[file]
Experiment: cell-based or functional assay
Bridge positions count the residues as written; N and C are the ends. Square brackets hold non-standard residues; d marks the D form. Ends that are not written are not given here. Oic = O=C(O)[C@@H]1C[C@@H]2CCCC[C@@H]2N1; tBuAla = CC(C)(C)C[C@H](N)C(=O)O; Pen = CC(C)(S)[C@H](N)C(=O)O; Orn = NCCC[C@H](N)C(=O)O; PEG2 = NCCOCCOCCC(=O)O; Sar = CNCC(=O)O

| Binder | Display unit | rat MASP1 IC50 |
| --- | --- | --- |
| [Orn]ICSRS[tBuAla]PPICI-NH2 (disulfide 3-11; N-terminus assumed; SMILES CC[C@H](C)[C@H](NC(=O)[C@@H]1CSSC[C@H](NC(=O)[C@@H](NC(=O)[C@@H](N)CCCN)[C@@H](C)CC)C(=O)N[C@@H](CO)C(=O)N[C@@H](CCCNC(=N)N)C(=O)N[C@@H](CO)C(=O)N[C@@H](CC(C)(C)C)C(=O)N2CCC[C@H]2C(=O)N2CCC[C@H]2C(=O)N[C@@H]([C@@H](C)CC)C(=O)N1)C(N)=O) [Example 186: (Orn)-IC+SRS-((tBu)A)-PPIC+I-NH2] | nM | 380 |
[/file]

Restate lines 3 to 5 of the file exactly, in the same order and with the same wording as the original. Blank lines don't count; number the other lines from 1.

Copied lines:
| Binder | Display unit | rat MASP1 IC50 |
| --- | --- | --- |
| [Orn]ICSRS[tBuAla]PPICI-NH2 (disulfide 3-11; N-terminus assumed; SMILES CC[C@H](C)[C@H](NC(=O)[C@@H]1CSSC[C@H](NC(=O)[C@@H](NC(=O)[C@@H](N)CCCN)[C@@H](C)CC)C(=O)N[C@@H](CO)C(=O)N[C@@H](CCCNC(=N)N)C(=O)N[C@@H](CO)C(=O)N[C@@H](CC(C)(C)C)C(=O)N2CCC[C@H]2C(=O)N2CCC[C@H]2C(=O)N[C@@H]([C@@H](C)CC)C(=O)N1)C(N)=O) [Example 186: (Orn)-IC+SRS-((tBu)A)-PPIC+I-NH2] | nM | 380 |